Authors: Peter Guttridge
Table of Contents
The Brighton Mystery Series
CITY OF DREADFUL NIGHT *
THE LAST KING OF BRIGHTON *
THE THING ITSELF *
THE DEVIL'S MOON *
The Nick Madrid Series
NO LAUGHING MATTER
A GHOST OF A CHANCE
TWO TO TANGO
THE ONCE AND FUTURE CON
available from Severn House
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First published in Great Britain and the USA 2013 by
SEVERN HOUSE PUBLISHERS LTD of
9â15 High Street, Sutton, Surrey, England, SM1 1DF.
eBook edition first published in 2013 by Severn House Digital
an imprint of Severn House Publishers Limited
Copyright Â© 2013 by Peter Guttridge.
The right of Peter Guttridge to be identified as the author of this work has been asserted in accordance with the Copyright, Designs & Patents Act 1988.
British Library Cataloguing in Publication Data
The devil's moon.
1. PoliceâEnglandâBrightonâFiction. 2. Detective and mystery stories.
ISBN-13: 978-1-78010-430-0 (epub)
ISBN-13: 978-0-7278-8225-7 (cased)
ISBN-13: 978-1-84751-485-1 (trade paper)
Except where actual historical events and characters are being described for the storyline of this novel, all situations in this publication are fictitious and any resemblance to living persons is purely coincidental.
This ebook produced by
Palimpsest Book Production Limited,
Falkirk, Stirlingshire, Scotland
For Terry Dean (1947â2012)
Musician, writer, artist and friend
âI am Wrath.'
Christopher Marlowe: Dr Faustus
he shape at the edge of the rippling water was at first indistinct. Beyond it the sea was unnaturally placid, the waves sluggish. Then, as the first fingers of the sun spread across the morning from the east, the shape took form.
The keenest runners along the promenade glanced and noted it and continued on their way. The early-morning dog walkers kept half an eye on their unleashed dogs and the other half on the shape taking form with the coming of light. In Brighton, curious structures sprouting up overnight were nothing remarkable. Yet another art installation, though the skateboarders would have a difficult time turning this one into a practice loop.
Others had more time to reflect, if they were not too drunk to do so. The all-night revellers staggering on to the beach from the clubs under the arches. The just awaking homeless, the ones who preferred sleeping on the steep bank of shifting shingle to huddling on hard concrete in the city's streets and alleys.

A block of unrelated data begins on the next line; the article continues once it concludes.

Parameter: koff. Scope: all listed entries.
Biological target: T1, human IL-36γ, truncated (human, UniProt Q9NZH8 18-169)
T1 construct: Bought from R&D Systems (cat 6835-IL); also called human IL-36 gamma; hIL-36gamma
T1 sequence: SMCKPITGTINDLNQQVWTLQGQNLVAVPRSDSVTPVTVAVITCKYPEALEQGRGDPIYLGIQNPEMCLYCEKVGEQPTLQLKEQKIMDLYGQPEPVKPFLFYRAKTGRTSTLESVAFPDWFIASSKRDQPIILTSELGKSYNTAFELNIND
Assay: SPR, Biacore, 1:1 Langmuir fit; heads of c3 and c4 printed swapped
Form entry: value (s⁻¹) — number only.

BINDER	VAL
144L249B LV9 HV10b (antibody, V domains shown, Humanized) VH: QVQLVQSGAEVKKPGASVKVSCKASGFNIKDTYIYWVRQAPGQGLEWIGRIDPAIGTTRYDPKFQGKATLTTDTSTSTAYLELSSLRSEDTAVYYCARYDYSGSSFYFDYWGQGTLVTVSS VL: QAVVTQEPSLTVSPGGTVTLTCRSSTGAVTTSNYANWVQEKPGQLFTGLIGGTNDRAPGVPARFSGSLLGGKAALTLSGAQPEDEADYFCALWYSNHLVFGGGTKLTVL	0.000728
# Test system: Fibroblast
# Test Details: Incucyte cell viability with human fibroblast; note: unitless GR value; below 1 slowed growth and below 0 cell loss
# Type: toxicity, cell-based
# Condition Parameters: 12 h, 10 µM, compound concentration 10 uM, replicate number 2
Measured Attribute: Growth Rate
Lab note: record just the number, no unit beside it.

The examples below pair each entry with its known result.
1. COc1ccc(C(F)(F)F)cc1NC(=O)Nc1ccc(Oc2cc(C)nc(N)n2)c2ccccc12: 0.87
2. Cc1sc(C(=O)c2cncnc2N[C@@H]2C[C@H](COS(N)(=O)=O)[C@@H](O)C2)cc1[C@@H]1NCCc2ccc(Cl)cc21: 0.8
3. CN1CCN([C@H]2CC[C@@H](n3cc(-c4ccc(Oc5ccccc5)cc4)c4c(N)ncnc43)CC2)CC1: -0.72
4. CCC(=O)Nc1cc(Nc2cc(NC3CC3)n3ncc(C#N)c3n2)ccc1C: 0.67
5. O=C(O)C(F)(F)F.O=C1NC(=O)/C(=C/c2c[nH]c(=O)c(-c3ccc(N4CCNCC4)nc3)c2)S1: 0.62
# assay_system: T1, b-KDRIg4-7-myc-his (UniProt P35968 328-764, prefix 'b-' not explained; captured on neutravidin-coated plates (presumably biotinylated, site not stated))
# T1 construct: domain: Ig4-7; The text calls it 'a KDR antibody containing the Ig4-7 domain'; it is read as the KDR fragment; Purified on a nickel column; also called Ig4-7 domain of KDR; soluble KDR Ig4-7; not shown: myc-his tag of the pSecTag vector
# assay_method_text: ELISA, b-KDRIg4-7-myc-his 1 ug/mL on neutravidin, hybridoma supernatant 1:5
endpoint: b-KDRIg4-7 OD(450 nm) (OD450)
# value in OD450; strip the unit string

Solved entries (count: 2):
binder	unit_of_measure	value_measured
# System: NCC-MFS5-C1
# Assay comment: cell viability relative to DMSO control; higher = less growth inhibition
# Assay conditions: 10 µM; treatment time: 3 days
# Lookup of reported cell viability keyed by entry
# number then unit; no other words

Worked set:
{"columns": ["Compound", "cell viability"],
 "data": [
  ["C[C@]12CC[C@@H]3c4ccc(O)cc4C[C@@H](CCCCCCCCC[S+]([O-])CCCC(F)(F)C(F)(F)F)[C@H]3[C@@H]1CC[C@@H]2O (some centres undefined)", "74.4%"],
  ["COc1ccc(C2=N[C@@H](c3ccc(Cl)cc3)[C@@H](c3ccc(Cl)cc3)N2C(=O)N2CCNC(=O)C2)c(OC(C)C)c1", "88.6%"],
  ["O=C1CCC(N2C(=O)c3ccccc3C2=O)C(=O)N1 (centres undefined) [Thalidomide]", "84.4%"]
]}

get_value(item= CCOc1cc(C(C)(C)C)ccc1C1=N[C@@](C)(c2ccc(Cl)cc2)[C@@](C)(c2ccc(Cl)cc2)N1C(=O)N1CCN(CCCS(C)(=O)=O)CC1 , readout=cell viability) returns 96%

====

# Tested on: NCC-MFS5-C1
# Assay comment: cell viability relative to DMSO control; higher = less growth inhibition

The dawn revealed a giant, faceless man. Some twenty feet high, legs planted hip-width apart, arms stiff down his sides but at a slight angle away from his body. Those who had seen the cult movie or its unfortunate remake, or who knew something of paganism, knew it was a Wicker Man.
Individuals and groups were drawn towards the faceless figure. As they approached, the top rim of the sun bobbed on to the horizon and flames sprouted from the Wicker Man's ankles and gushed over his legs and torso.
To scattered applause the crackling, roaring flames engulfed the structure. People drew near to warm themselves against the chill of the morning. Those who were pagans at heart looked towards the sun rising beyond it and back at the burning effigy, its head now wreathed in vivid fire, and took significance from it.
Seagulls, clamouring at the dawn, wheeled towards and then away from the shimmering tower of flame. A pall of black smoke rose from the conflagration and drifted lazily in the brightening sky towards the collapsed ruins of the West Pier.
The heat grew more intense, the raging of the flames louder. Those nearest moved back a few paces. And so they could not be certain that they heard screams above the racket of the fire and the screech of the gulls.
Those who were sure took the screams as proof that this was indeed an installation or a performance of some sort. Four clubbers skirted the side of the effigy and looked round the back for the sound system producing the terrible cries. There wasn't one.
Two of them later insisted that just before the screams were swallowed in flames they heard an agonized voice shriek out: âWhy hast thou forsaken me?'
s the rain pelted down, Sarah Gilchrist splish-splashed along the narrow passage of Meeting House Lane, focused on avoiding a poke in the eye from one of the jumble of umbrellas around her. That meant she was off guard when the large fish fell on her head and almost knocked her down.
Not that she would normally be on her guard against fish. She stopped and looked down at it, dead in the puddle at her feet. She looked up at the rooftops to find the joker who had dropped it on her. Another fish slapped her in the face and slid away.
Shielding her head with her hand, she looked around. People were crying out and ducking as a hail of fish of all shapes and sizes rained down on them.
What the hell? The fish were not being dropped or thrown by anyone. Hundreds, maybe thousands of them were falling out of the sky.